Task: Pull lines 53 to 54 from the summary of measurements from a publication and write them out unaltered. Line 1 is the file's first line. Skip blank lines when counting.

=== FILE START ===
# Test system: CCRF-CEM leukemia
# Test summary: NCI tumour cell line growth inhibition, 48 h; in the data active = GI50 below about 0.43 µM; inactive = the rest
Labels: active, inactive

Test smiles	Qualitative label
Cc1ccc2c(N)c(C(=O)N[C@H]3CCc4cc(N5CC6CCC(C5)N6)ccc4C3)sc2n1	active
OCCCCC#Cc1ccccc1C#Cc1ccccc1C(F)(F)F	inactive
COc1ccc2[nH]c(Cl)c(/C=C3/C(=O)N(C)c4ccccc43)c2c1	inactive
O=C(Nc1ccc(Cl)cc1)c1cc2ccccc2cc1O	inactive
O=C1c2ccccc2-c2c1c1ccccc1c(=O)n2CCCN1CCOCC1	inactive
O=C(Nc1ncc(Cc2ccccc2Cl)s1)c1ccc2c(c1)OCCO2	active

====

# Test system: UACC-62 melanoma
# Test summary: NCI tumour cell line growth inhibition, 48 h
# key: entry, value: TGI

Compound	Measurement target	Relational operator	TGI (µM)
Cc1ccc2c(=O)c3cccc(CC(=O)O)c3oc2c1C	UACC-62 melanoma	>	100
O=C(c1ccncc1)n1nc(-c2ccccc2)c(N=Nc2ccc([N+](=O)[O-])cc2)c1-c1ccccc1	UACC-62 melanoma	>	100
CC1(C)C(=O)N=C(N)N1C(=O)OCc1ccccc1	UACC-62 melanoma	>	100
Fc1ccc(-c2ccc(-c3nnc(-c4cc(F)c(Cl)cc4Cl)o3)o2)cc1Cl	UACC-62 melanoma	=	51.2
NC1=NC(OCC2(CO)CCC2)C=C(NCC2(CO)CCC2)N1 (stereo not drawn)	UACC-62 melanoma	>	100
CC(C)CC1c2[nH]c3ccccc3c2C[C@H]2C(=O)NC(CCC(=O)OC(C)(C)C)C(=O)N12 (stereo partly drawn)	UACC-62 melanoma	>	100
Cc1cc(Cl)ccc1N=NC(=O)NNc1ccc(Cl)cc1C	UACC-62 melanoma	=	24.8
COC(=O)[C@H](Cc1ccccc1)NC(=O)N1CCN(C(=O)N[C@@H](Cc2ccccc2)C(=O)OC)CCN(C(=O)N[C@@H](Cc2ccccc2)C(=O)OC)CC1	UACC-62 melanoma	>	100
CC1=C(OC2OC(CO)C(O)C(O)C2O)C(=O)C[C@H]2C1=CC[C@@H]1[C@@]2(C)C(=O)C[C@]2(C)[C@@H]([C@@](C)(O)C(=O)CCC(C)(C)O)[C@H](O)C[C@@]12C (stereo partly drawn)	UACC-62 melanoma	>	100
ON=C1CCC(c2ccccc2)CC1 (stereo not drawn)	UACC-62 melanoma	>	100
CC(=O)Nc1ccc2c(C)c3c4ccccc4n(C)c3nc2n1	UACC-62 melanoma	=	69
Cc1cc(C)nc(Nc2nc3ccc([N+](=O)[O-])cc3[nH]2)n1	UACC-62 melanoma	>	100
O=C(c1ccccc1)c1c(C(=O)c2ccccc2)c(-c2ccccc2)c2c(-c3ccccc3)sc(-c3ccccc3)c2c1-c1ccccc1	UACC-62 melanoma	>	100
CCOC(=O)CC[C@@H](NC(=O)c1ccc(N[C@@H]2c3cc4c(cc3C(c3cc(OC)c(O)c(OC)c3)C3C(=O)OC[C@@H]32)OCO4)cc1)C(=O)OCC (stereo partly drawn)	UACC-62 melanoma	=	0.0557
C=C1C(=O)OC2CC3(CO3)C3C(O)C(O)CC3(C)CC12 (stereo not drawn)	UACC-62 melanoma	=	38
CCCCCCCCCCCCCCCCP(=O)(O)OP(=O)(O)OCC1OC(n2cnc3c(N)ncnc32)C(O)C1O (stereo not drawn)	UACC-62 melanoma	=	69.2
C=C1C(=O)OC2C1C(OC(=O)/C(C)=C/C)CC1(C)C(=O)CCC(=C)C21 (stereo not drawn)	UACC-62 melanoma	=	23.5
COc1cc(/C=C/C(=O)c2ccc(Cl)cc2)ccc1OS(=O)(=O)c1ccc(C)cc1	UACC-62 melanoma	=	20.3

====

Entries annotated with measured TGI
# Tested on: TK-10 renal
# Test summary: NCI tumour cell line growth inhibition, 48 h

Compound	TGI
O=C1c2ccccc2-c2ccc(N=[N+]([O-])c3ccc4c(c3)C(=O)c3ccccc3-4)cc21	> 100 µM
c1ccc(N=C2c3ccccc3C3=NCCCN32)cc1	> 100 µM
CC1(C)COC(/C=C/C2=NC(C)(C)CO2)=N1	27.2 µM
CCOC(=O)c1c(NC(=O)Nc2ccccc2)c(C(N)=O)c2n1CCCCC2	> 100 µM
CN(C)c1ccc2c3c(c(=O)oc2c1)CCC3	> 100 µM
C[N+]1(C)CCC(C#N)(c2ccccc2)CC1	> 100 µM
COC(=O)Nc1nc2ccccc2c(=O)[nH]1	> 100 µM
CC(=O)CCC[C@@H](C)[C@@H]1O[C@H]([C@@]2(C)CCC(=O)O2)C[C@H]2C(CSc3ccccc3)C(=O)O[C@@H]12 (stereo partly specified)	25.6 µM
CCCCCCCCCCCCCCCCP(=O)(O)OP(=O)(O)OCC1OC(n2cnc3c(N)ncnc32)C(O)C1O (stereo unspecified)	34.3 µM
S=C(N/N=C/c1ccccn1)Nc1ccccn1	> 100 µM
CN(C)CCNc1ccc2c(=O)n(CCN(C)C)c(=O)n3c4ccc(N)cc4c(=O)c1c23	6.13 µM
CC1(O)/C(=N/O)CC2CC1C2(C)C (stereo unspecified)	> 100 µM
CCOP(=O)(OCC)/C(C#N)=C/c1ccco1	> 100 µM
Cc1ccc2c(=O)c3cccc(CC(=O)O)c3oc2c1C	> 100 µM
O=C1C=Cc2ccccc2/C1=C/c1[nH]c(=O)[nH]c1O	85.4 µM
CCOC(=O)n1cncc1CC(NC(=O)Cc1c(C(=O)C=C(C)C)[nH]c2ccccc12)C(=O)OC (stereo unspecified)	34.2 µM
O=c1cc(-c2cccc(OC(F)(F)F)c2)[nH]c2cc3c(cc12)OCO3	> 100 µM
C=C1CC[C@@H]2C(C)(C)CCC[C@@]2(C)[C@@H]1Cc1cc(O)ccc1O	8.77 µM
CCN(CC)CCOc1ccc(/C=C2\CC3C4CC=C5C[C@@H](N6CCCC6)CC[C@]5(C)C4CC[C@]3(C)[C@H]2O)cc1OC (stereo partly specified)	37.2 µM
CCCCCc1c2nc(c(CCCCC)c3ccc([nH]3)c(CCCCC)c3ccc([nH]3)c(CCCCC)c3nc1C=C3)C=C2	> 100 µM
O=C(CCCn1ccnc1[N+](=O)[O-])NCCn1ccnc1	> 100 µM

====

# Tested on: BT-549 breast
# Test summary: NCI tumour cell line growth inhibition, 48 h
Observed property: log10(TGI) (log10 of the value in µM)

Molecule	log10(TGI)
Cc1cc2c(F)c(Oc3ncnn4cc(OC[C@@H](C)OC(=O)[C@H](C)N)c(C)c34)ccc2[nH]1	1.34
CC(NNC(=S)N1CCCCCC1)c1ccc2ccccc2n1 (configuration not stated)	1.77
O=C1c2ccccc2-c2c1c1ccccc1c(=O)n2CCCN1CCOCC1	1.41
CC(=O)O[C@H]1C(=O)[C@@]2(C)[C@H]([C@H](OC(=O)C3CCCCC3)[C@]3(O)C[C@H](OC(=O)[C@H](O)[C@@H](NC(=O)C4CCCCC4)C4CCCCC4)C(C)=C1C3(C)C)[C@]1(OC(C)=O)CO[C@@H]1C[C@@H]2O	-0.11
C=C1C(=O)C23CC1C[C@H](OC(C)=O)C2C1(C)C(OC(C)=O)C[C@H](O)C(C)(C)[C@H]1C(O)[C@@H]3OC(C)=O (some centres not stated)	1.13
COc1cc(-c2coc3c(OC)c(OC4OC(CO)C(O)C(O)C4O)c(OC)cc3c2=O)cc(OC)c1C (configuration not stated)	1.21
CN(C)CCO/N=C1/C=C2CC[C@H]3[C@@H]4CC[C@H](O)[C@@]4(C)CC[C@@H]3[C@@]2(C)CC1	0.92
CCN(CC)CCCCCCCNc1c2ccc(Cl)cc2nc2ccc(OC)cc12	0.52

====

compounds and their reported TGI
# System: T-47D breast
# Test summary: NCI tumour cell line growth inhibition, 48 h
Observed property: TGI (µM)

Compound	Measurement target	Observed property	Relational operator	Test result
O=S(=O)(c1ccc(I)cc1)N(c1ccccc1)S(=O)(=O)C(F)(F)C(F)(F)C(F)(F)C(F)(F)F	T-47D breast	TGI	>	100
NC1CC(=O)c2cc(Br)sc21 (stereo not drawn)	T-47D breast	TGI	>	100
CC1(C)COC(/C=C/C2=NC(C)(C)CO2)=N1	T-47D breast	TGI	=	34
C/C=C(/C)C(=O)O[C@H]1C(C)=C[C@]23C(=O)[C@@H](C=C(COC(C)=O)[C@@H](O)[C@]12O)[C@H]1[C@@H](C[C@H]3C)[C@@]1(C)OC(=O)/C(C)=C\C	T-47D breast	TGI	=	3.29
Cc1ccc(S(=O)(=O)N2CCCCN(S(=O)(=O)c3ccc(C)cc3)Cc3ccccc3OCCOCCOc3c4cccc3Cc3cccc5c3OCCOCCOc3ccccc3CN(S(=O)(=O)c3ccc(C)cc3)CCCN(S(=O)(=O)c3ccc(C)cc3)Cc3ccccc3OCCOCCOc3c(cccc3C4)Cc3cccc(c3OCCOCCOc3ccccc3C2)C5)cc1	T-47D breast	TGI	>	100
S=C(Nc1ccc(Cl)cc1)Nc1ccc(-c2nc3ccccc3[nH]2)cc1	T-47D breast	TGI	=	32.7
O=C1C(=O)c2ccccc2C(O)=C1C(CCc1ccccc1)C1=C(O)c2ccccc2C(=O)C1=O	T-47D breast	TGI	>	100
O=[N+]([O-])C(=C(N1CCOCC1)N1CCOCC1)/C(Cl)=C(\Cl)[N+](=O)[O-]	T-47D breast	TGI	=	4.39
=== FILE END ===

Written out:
O=C1C=Cc2ccccc2/C1=C/c1[nH]c(=O)[nH]c1O	85.4 µM
CCOC(=O)n1cncc1CC(NC(=O)Cc1c(C(=O)C=C(C)C)[nH]c2ccccc12)C(=O)OC (stereo unspecified)	34.2 µM